Wong's War on a Reggae Club

Are the problems traffic and parking, or just the color of the customers?

Beecher says Jamaica Jamaica is one of the few black-owned businesses on Kirby and had no problems with its neighbors until Beecher went to renew the club's liquor license in 1994. To his surprise, the Upper Kirby District, an alliance of business owners in the area, had filed a protest against the renewal, raising the issues of traffic congestion, lack of parking and loud music. In an attempt to iron out any problems, club owners met with representatives of the TABC, Upper Kirby and the city. Club attorney DeFoyd says they worked out an agreement, and Jamaica Jamaica hired ten to 12 off-duty officers to patrol the lot and direct traffic during the club's heavy business nights. For four years, that seemed to satisfy everyone.

Then early last year, again without prior notice, Beecher says, Upper Kirby District officials protested the club's liquor license to the TABC. The same complaints about traffic and parking were aired. Beecher contacted Upper Kirby executive director Jamie Brewster and met with city representatives and police at a nearby community center in June. Beecher says discussions ended on an amicable note, with a promise of further meetings to talk about solutions.

"Then the next thing we had was zero tolerance," says Beecher. On Sunday and Tuesday nights, more than a dozen HPD squad cars focused on the one-block area around the club. Police stopped black motorists and ticketed them for minor infractions such as expired inspection stickers and broken license-plate lights, and made occasional arrests for outstanding warrants.

Wong, claiming she's just representing her constituents' interests, had gotten the police department to launch the no-holds-barred enforcement program against the club. The sudden clampdown surprised Beecher because he had had no previous problems with HPD, perhaps because of the large number of off-duty officers employed by the club. If zero tolerance was designed to run off his customers, Beecher says, it succeeded. He estimates his business dropped off by 50 percent.

For a business owner who considers himself as responsible as his neighbors, Beecher believes the repeated police blitzes are provoked by less-laudable motives than simply keeping the streets clear and quiet at two in the morning.

"I've spoken with the Upper Kirby director almost every week," chuckles Beecher in exasperation. "I call her, talk to her trying to figure out what can be done, and most of the time she says, 'Nothing, everything's fine, Paul.' And then comes a protest to the TABC or a letter from Martha Wong. I think it's definitely a matter of race here."

While Beecher sees the Upper Kirby organization as a prime instigator of his problems, group executive director Jamie Brewster sounds remarkably sympathetic to his plight.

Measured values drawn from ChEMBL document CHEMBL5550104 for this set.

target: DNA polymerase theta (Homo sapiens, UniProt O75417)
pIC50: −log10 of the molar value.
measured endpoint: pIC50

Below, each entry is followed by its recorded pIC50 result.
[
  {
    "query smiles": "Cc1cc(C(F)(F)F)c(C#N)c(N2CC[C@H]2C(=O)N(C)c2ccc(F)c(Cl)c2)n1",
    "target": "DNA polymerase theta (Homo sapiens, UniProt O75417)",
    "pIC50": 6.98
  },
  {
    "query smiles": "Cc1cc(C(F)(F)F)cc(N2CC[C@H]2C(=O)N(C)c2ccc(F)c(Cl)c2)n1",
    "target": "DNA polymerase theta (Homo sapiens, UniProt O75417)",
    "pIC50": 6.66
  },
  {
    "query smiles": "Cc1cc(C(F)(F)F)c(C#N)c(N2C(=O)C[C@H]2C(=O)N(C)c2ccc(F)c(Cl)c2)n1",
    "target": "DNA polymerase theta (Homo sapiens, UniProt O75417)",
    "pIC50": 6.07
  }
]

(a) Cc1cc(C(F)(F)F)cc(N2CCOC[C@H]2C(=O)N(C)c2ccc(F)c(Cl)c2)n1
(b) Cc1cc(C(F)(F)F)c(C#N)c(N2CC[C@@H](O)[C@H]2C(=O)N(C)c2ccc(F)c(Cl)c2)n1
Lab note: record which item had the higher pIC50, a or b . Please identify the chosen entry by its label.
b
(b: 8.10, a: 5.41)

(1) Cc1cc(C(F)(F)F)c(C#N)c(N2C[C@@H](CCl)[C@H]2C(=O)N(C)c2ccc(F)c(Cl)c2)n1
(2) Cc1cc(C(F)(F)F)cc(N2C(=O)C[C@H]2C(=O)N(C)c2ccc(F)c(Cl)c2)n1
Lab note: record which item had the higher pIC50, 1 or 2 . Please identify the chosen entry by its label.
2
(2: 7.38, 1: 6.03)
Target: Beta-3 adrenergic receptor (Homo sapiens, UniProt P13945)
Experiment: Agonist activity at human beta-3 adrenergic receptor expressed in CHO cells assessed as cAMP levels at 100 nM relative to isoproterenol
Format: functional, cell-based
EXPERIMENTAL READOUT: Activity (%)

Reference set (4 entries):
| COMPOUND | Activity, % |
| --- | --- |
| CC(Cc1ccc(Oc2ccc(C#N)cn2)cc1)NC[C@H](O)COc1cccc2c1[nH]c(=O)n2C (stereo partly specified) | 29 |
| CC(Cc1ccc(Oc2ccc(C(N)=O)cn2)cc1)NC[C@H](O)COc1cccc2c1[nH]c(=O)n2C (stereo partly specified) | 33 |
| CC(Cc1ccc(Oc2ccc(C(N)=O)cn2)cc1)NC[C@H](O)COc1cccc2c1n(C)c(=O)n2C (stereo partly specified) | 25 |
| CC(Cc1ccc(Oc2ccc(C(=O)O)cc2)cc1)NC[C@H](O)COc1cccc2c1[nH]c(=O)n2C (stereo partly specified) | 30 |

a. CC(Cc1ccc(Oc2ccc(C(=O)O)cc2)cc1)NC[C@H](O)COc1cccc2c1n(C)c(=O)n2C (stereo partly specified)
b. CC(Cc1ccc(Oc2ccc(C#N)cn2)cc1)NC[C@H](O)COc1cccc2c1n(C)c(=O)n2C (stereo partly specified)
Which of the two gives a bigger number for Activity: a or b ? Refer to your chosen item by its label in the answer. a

"There's not a problem, really, inside the club," she says soothingly. "We don't think they are doing anything illegal. They are really trying to do all they can do." Like Beecher, she quickly points out the club's off-duty HPD security and its clean record.

The real problem, says Brewster, is the people the club draws into the upper Kirby area.

"A lot of them cruise around, and they don't ever intend to come in the club," she observes. "It's how do you deal with a huge number of people leaving the club, and how you deal with that from a traffic control standpoint. How do you deal with a problem when everybody's following the rules?"

Beecher sees a racial bias in complaints about the club and says police stops aim exclusively at black motorists, although Brewster believes that's just a result of who's out and about.

"The only people that are out on the street that time of night are his customers on Sunday and Tuesday night. They are going to be the blacks driving in the area, because they don't get revved up until 10:30 or 11.

"And when they are going slowly with their boom boxes and all of that, that's who is going to be stopped," she says. "You can come on any other night in upper Kirby, including Saturday, and you are not going to find that many people out after 11 at night. It's deadsville here."

More law enforcement is not the solution, says Brewster, because the zero-tolerance campaign against Jamaica Jamaica ties down police, who ticket hapless motorists or haul them off for minor warrants. Officers have to take prisoners downtown and are occupied the rest of the night. Besides, admits Brewster, "I'm not a big proponent of stopping people just because they have a minor thing wrong with their car. I personally don't think that's right."

Asked what Upper Kirby wants as a solution, Brewster seems reluctant to spell it out. "You don't want to run a business out when they are not breaking the law," allows the executive director. Yet that is exactly what Councilwoman Wong and Upper Kirby's TABC challenges aim to achieve.

Beecher says he went public with his situation because he has done everything he can to satisfy Wong and Upper Kirby, and concluded they won't stop till they run him out. He recalls what happened to another reggae club where he once worked, the Caribana in the Rice Village. When it began attracting large numbers of blacks to the Village, it too came under police and civic association pressure.

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